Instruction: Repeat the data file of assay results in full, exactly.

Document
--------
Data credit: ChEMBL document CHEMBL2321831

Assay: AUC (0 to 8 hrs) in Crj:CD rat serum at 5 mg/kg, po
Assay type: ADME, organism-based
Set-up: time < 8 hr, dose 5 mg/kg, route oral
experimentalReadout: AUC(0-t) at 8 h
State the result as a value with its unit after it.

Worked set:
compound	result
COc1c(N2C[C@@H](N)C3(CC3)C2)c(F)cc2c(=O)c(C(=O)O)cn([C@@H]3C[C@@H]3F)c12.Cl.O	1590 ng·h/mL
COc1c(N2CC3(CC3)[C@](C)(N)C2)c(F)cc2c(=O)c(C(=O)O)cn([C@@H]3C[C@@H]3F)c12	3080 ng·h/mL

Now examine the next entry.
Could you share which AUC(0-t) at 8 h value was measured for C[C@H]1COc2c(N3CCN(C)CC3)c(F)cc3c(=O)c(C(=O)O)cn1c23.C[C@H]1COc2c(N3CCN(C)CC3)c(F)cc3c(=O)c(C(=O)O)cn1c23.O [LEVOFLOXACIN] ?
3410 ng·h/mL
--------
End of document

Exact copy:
Data credit: ChEMBL document CHEMBL2321831

Assay: AUC (0 to 8 hrs) in Crj:CD rat serum at 5 mg/kg, po
Assay type: ADME, organism-based
Set-up: time < 8 hr, dose 5 mg/kg, route oral
experimentalReadout: AUC(0-t) at 8 h
State the result as a value with its unit after it.

Worked set:
compound	result
COc1c(N2C[C@@H](N)C3(CC3)C2)c(F)cc2c(=O)c(C(=O)O)cn([C@@H]3C[C@@H]3F)c12.Cl.O	1590 ng·h/mL
COc1c(N2CC3(CC3)[C@](C)(N)C2)c(F)cc2c(=O)c(C(=O)O)cn([C@@H]3C[C@@H]3F)c12	3080 ng·h/mL

Now examine the next entry.
Could you share which AUC(0-t) at 8 h value was measured for C[C@H]1COc2c(N3CCN(C)CC3)c(F)cc3c(=O)c(C(=O)O)cn1c23.C[C@H]1COc2c(N3CCN(C)CC3)c(F)cc3c(=O)c(C(=O)O)cn1c23.O [LEVOFLOXACIN] ?
3410 ng·h/mL